Washington�:�With less than a month to go before the first nominating contests in the US presidential race, Donald Trump and Ted Cruz lead the Republican pack, while Hillary Clinton has a commanding lead among the Democrats.
But in hypothetical head-to-head matchups, Clinton currently ties or trails the Republicans in each of the possible 2016 matchups tested, according to a new Fox News poll.
Real estate mogul and reality TV star Trump tops Clinton by three points (47-44 percent) and former Florida governor Jeb Bush ties at 44 percent each.
But Senators Marco Rubio (50-41 percent) and Ted Cruz (50-43 percent) perform best against the presumptive Democratic nominee. Rubio has a nine-point advantage and Cruz is up by seven.
Among Republican primary voters, Trump leads with 35 percent. Next is Cruz with 20 percent support. Rubio is third at 13 percent, while retired neurosurgeon Ben Carson is at 10 percent and Bush gets four percent.
Last month, it was Trump 39 percent, Cruz 18 percent, Rubio 11 percent, and Carson 9 percent.
On the Democratic side, former secretary of state Clinton commands 54 percent support for the nomination among Democratic primary voters, far outperforming Vermont senator Bernie Sanders at 39 percent. Former Maryland governor Martin O'Malley gets 3 percent.
While most Democratic primary voters are satisfied with their candidate choices (62 percent), many wish they had other options (38 percent) -- including 42 percent of Sanders supporters, and even 33 percent of Clinton supporters.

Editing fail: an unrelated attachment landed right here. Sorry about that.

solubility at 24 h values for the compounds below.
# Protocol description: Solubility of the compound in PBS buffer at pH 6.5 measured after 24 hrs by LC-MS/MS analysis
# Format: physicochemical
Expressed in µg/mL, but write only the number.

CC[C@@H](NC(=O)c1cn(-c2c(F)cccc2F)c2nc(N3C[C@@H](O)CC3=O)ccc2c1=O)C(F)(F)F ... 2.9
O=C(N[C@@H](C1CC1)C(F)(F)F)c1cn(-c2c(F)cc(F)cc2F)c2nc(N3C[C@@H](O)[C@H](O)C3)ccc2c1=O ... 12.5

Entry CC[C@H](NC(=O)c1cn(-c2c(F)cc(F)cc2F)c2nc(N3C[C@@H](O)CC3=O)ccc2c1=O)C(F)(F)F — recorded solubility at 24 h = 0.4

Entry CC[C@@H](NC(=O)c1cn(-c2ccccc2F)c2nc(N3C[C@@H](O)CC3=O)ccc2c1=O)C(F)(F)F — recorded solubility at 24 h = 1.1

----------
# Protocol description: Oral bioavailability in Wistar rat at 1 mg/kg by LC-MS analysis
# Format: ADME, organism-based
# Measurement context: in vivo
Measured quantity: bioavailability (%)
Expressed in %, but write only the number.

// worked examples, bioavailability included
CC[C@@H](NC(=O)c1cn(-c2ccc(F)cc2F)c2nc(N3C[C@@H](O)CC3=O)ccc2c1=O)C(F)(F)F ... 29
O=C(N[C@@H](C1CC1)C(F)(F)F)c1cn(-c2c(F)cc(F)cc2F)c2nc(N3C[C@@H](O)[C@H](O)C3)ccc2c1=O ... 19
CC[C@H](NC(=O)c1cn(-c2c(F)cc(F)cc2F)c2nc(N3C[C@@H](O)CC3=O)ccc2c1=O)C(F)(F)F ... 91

If the two current front-runners were to prevail as their respective party's nominees, voters would watch both with a high degree of suspicion: 62 percent say Clinton is not honest and trustworthy, and 55 percent think the same of Trump.
Democratic primary voters want the next president to be someone "who knows how to get things done in Washington" (70 percent) rather than someone "who is ready to shake things up in Washington" (28 percent).
Views among Republican primary voters are more divided: 51 percent get things done vs. 45 percent shake things up.
Trump accused former president Bill Clinton of having a "terrible record of women abuse." Trump claimed that nobody has more respect for women than he does.
Voters don't see it that way. By a 50-37 percent margin, voters think Bill Clinton is more respectful of women than Trump. Women say Clinton is more respectful by 55-31 percent.
Eighty-five percent of Democrats think Clinton is more respectful, while 68 percent of Republicans say Trump is -- including 66 percent of Republican women.
Among independents, 41 percent say Clinton, 34 percent say Trump and another 20 percent think there's no difference.
Overall, voters are twice as likely to say Bill Clinton's sex scandals have done more to hurt Hillary's political career: 46 percent say hurt vs. 21 percent help. Another 29 percent say they haven't made a difference.
Men and women are about equally likely to say the scandals have done more to hurt than help.(IANS)